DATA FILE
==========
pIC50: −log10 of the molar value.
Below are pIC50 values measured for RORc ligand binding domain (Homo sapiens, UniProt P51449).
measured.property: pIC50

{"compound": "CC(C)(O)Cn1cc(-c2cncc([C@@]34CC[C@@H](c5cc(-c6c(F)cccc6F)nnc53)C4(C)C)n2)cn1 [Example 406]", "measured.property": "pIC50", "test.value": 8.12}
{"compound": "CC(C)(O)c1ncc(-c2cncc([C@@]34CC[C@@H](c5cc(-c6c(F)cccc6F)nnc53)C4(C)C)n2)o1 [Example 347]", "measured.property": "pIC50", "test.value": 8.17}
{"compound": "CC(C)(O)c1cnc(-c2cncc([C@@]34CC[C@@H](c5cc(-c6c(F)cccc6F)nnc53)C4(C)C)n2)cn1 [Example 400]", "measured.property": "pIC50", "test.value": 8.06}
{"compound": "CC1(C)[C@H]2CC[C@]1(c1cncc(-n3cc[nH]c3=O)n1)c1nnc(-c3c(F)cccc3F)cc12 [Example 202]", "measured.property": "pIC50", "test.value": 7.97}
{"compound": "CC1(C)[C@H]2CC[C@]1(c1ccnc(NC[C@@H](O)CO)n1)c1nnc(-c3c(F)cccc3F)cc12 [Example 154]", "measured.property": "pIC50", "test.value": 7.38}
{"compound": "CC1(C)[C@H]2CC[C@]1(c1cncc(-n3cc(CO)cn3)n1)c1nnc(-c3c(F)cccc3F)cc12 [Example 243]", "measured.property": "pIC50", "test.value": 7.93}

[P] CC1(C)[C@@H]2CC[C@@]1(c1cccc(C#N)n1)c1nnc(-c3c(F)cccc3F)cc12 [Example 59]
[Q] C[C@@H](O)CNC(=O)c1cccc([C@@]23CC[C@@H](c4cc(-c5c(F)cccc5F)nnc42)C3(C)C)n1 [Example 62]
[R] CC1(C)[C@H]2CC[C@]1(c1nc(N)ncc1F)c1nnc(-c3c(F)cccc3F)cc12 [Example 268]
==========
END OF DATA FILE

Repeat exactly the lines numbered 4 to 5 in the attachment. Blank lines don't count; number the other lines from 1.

{"compound": "CC(C)(O)Cn1cc(-c2cncc([C@@]34CC[C@@H](c5cc(-c6c(F)cccc6F)nnc53)C4(C)C)n2)cn1 [Example 406]", "measured.property": "pIC50", "test.value": 8.12}
{"compound": "CC(C)(O)c1ncc(-c2cncc([C@@]34CC[C@@H](c5cc(-c6c(F)cccc6F)nnc53)C4(C)C)n2)o1 [Example 347]", "measured.property": "pIC50", "test.value": 8.17}